Khoon Bhari Maang

Khoon Bhari Maang (transl. Blood on the Head) is a 1988 Indian Hindi-language action thriller film directed and produced by Rakesh Roshan. Based on the Australian mini-series Return to Eden (1983), it stars Rekha as a wealthy widow who is almost killed by her second husband and sets out for revenge. The film was a comeback venture for Rekha, and was a critical and commercial success. It received seven nominations at the 34th Filmfare Awards, including for Best Film and Best Director for Roshan, and won Rekha her second Best Actress award. Khoon Bhari Maang was released on 12 August 1988.[1]

Khoon Bhari Maang
Theatrical-release poster
Directed byRakesh Roshan
Produced byRakesh Roshan
Written by
Music byRajesh Roshan
Edited bySanjay Verma
Distributed byFilmkraft Productions
Release date
  • 12 August 1988 (1988-08-12)
Running time
172 minutes


Aarti Verma (Rekha) is a widow with two children. She is an unattractive woman with a large birthmark on her face. Aarti's husband (Rakesh Roshan) died in a car accident under mysterious circumstances, and her father (Saeed Jaffrey) is one of the richest and most famous businessmen in the city. However, when Aarti's father is murdered by his worker Hiralal (Kader Khan), Aarti's world is completely destroyed. She does not find any sense for her life, except bringing up her children. Hiralal pretends to be a friend, and takes care of her like a father. He brings his poor nephew Sanjay (Kabir Bedi) from abroad, who is also the lover of Aarti's best friend Nandini (Sonu Walia). Although Nandini loves Aarti, she is intensely in love with Sanjay, and after he requests her to help him, she finally agrees to help him rob Aarti of her wealth. Slowly, Sanjay gets close to Aarti's children. Nandini and the rest of the family convince Aarti to marry Sanjay and finally, she marries him. The day after the wedding, Aarti, Sanjay and Nandini go on a short trip, in which Sanjay pushes Aarti from the rowboat into crocodile-infested waters, so that she dies, and he inherits her wealth. The crocodile mauls Aarti and mutilates her body and face. However, Aarti's body is not found and Sanjay cannot inherit the legacy until her body is found and her death is established beyond any doubt. As a result, the family is in a serious situation. Sanjay, out of frustration becomes abusive to the children and Aarti's pets. While all of this is occurring, Aarti is found adrift by an old farmer, who rescues her.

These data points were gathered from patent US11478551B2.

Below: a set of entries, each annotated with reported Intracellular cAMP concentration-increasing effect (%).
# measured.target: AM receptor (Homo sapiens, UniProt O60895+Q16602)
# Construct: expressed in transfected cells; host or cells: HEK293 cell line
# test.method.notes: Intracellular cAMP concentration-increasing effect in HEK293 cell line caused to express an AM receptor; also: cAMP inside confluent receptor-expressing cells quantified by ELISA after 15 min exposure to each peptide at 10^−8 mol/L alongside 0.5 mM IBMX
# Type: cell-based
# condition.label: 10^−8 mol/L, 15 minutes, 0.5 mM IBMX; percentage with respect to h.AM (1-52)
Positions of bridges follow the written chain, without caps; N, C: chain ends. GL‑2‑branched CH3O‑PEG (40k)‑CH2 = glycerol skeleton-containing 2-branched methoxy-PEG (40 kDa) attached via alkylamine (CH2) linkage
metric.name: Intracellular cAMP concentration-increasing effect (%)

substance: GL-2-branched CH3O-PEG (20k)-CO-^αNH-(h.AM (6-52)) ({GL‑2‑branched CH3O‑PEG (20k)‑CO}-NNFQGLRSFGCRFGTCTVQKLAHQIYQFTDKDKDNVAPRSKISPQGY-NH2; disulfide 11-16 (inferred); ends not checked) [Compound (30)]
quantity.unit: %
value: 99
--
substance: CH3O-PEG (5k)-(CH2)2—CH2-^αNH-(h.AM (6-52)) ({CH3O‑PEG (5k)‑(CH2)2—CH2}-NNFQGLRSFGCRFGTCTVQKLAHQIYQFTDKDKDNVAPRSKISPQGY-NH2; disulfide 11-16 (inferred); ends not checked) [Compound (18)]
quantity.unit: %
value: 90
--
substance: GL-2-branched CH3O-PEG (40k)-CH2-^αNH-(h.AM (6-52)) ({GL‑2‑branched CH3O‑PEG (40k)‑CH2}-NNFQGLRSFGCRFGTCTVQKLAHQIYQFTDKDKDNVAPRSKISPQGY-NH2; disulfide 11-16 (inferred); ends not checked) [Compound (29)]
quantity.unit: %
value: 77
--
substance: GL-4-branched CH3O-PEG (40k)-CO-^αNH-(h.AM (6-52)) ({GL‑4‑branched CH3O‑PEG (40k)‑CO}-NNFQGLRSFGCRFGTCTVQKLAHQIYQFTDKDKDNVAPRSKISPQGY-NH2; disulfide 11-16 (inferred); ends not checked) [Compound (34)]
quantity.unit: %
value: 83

A few months later, the horribly disfigured Aarti decides to return to her city and avenge herself and her family. She exchanges her expensive diamond earrings for a huge amount of money, using the money to pay for extensive plastic surgery, and becomes a stunningly beautiful woman, very different from her earlier self. Aarti sets her first target Nandini who is the most successful model in town. In order to beat her popularity, she participates as a model in the same modelling agency (Kraft advertising agency) which made Nandini a star. Aarti Introduces herself as 'Jyoti'. The photographer JD (Shatrughan Sinha) spots her beauty and vows to make her the topmost model in the town even more successful than Nandini. Soon Jyoti's popularity takes over Nandini and out of frustration, she challenges Jyoti for a dance performance in which she loses. Nandini soon becomes jobless and Jyoti's first target gets settled. Meanwhile, Sanjay gets smitten by Jyoti's beauty and is no longer interested in Nandini. He tries various ways to woo her and seduce her but fails every time. Later Jyoti finds out that her children have stopped going to school. Jyoti lures in Sanjay to invite her to her own home where she lived with her pets and children. Although the pets recognize Jyoti as Aarti, the children fail to do so. Jyoti finds out about all misdeeds of Sanjay and Hiralal through the children including the murder of Ramu Kaka, the servant (A K Hangal) and her father.